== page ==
My take? Mental exercise is vital to keeping sharp as we age. In general, the more education you have, the less likely you are to develop Alzheimer’s disease or to experience age-related cognitive decline; if you do experience them, they will appear later in life than in less educated people. Both of these new studies demonstrate again that using the brain is protective against age-related mental decline. The more learning you have had, the more connections you have in your brain, even if that learning took place during music lessons early in life or if you managed to master two languages, even without formal education or the ability to read.

Source:
Suvarna Alladi, et al, “Bilingualism delays age at onset of dementia, independent of education and immigration status.” Neurology, 10.1212/01.wnl.0000436620.33155.a4; published ahead of print November 6, 2013

Nina Kraus et al, “Older adults benefit from music training early in life: biological evidence for long-term training-driven plasticity,” Journal of Neuroscience, doi: 10.1523/JNEUROSCI.2560-13.2013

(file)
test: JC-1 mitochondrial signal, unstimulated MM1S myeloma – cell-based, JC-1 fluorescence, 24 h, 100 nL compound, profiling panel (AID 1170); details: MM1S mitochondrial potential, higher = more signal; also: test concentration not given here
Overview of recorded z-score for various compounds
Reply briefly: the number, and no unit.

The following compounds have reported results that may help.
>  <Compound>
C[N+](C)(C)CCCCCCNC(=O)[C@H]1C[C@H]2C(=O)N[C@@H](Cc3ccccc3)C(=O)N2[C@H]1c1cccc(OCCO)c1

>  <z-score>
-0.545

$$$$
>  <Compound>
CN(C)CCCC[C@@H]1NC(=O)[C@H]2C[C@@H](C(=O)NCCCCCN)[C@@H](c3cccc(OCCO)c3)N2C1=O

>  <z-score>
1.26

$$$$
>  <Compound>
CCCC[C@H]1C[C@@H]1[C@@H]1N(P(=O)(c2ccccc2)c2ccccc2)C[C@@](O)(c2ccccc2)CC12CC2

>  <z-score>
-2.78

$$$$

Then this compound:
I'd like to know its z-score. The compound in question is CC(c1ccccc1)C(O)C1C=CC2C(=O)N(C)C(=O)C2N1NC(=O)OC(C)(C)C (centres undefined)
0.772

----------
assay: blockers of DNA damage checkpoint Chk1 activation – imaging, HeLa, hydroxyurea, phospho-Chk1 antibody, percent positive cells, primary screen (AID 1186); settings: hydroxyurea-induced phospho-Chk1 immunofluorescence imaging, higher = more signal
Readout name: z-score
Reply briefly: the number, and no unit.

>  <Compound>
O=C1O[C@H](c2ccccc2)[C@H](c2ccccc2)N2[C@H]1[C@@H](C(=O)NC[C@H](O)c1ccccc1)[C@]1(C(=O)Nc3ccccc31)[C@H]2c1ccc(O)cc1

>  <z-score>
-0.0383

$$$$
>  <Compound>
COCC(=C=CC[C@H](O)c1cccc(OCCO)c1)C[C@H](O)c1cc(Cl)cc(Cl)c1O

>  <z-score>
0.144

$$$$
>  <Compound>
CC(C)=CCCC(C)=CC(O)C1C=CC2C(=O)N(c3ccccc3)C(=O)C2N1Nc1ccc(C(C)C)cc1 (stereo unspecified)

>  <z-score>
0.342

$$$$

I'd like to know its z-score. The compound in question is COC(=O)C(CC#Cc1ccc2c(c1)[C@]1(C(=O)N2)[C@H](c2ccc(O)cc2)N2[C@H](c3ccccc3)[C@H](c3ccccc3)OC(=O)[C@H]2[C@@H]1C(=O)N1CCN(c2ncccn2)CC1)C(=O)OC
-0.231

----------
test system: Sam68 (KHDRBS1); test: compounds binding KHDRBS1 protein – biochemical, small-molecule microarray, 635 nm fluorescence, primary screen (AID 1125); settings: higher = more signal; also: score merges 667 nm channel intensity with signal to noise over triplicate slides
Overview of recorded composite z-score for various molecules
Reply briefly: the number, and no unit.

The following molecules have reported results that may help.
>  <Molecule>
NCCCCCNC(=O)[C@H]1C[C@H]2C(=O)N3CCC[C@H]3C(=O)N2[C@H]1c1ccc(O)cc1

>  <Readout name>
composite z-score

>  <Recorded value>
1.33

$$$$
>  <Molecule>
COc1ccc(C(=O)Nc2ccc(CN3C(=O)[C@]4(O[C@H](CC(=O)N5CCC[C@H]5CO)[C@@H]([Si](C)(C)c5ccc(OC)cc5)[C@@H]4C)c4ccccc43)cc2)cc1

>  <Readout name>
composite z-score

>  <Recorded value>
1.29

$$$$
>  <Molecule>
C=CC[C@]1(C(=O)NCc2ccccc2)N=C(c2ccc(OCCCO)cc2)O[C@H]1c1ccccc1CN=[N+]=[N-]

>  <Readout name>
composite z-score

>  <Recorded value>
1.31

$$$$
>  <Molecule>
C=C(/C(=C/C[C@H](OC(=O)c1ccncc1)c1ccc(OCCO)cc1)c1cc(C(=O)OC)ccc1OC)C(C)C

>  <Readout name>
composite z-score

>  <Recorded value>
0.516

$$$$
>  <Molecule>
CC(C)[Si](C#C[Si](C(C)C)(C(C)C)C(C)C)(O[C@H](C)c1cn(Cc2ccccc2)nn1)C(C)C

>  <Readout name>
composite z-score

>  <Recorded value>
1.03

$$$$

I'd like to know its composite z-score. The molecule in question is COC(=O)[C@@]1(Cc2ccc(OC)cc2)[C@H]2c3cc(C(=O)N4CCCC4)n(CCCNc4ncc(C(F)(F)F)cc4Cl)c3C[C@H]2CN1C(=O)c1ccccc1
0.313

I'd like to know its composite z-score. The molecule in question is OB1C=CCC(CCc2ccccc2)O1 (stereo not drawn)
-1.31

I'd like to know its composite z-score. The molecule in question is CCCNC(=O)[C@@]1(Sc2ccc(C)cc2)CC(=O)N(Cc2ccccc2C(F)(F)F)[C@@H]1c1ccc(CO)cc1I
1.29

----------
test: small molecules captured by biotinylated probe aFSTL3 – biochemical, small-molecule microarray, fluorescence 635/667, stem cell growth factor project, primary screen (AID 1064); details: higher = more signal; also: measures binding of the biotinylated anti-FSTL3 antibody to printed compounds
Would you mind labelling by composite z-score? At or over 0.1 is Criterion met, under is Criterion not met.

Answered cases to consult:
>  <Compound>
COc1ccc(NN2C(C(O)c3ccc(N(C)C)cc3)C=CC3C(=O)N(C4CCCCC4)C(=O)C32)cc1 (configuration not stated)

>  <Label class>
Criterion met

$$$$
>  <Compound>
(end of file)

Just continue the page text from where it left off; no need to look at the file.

Friday
Jan172014

How Many Vitamin and Mineral Supplements Do You Take Daily? (Poll)

A recent Q&A discussed the dangers of taking too many supplements on a daily basis: Can You Overdose on Vitamin and Mineral Supplements? Check out the article and let us know how many supplements you take on a daily basis.

Thursday
Jan162014

Mindfulness to Head Off High Blood Pressure

30 percent of Americans have pre-hypertensionAbout 30 percent of Americans have pre-hypertension - their blood pressure is higher than normal, but not high enough to require drug treatment. This condition can progress to high blood pressure, but new research now suggests that mindfulness-based stress reduction can help lower pre-hypertensive blood pressure levels, and prevent or delay the need for drugs. Researchers at Ohio’s Kent State University recruited 56 adults with pre-hypertension and assigned them to two groups. The first group underwent a program in mindfulness-based stress reduction training. Those in the other “control” group were given lifestyle advice plus a muscle-relaxation activity. The researchers reported that after eight training sessions in mindfulness-based stress reduction, participants’ blood pressure dropped significantly. The top number (systolic blood pressure) declined an average of nearly five millimeters of mercury (mm Hg) while diastolic blood pressure (the bottom number) dropped 2 mm Hg. Both measurements also declined in the control group but by only 1 mm Hg in both systolic and diastolic blood pressure. The researchers noted that while the positive reductions seen in the mindfulness group were “modest” they were “potentially large enough to lead to reductions in the risk of heart attack or stroke”. Additional studies will be needed to see if the effects are long-lasting.